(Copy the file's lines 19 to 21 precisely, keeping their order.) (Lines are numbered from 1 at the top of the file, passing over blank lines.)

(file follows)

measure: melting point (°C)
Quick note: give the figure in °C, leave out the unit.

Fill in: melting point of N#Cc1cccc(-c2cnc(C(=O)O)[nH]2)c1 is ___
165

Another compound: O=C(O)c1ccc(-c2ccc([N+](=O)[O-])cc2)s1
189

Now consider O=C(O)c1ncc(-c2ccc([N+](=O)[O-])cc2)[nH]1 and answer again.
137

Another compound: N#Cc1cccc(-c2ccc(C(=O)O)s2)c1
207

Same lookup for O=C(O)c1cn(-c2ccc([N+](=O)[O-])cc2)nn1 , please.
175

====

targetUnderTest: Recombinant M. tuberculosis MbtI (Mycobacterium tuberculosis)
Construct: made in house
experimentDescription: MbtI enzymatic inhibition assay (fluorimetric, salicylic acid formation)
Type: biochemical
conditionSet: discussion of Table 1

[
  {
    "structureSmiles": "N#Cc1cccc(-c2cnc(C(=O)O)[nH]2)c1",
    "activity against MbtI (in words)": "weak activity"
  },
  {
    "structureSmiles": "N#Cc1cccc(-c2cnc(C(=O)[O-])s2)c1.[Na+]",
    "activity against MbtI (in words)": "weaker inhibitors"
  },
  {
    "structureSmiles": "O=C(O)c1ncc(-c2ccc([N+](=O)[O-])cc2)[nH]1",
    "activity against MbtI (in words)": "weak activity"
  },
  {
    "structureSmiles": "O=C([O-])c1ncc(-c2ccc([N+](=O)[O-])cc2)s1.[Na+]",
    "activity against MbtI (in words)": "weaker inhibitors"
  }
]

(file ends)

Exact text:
[
  {
    "structureSmiles": "N#Cc1cccc(-c2cnc(C(=O)O)[nH]2)c1",